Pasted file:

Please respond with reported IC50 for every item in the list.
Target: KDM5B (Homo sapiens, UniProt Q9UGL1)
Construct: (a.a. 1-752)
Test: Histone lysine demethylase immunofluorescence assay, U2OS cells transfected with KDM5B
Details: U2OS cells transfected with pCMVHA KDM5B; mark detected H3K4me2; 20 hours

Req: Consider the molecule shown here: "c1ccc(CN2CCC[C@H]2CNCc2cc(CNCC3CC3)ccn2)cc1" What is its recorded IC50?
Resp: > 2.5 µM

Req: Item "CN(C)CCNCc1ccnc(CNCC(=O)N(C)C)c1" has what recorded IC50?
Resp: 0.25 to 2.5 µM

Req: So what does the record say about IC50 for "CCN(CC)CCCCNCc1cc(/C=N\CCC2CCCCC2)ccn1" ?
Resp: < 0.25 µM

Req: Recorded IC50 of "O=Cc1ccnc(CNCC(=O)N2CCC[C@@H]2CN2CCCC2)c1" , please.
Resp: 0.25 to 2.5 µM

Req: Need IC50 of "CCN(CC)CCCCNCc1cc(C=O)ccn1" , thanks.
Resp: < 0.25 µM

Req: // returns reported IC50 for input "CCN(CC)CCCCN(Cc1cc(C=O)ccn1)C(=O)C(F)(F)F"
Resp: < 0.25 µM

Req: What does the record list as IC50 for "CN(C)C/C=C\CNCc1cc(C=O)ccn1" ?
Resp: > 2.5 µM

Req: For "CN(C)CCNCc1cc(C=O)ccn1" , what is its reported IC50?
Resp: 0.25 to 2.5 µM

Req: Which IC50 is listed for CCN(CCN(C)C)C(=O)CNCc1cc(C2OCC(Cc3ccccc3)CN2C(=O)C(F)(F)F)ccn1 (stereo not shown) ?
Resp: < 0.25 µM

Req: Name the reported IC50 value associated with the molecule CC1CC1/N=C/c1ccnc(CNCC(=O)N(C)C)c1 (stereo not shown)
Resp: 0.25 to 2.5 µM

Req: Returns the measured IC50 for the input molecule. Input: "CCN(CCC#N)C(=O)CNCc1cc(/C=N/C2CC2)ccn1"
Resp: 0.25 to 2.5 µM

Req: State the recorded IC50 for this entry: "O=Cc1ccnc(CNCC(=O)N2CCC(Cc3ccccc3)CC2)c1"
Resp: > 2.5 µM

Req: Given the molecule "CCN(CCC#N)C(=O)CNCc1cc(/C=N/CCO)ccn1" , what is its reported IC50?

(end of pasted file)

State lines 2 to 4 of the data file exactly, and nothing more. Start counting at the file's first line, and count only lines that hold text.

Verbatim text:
Target: KDM5B (Homo sapiens, UniProt Q9UGL1)
Construct: (a.a. 1-752)
Test: Histone lysine demethylase immunofluorescence assay, U2OS cells transfected with KDM5B